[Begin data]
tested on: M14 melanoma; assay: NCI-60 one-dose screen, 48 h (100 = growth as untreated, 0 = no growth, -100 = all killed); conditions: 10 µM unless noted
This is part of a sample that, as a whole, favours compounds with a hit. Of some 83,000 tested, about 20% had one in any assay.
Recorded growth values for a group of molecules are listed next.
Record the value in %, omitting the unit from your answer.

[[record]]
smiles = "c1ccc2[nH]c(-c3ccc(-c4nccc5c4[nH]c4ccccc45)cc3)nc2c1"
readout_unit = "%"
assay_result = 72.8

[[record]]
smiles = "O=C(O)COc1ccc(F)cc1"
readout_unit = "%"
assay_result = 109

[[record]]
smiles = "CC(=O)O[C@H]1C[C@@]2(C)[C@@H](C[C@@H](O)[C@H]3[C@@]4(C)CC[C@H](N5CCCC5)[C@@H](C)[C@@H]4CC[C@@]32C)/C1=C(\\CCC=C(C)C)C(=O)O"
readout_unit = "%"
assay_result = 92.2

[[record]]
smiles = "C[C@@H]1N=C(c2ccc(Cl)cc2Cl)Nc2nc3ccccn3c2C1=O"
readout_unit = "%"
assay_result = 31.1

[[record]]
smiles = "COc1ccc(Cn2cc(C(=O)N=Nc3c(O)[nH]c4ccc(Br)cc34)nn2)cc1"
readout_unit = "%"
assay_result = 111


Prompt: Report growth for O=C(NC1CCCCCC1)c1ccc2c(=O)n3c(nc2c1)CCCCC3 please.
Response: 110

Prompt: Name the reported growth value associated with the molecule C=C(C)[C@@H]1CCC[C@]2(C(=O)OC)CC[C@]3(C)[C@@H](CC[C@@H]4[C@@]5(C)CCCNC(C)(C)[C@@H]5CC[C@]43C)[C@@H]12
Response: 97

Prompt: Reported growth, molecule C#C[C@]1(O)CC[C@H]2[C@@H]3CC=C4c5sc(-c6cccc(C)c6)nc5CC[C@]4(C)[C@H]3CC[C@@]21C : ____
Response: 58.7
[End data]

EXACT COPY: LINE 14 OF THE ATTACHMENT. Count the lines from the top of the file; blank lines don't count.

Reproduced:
smiles = "CC(=O)O[C@H]1C[C@@]2(C)[C@@H](C[C@@H](O)[C@H]3[C@@]4(C)CC[C@H](N5CCCC5)[C@@H](C)[C@@H]4CC[C@@]32C)/C1=C(\\CCC=C(C)C)C(=O)O"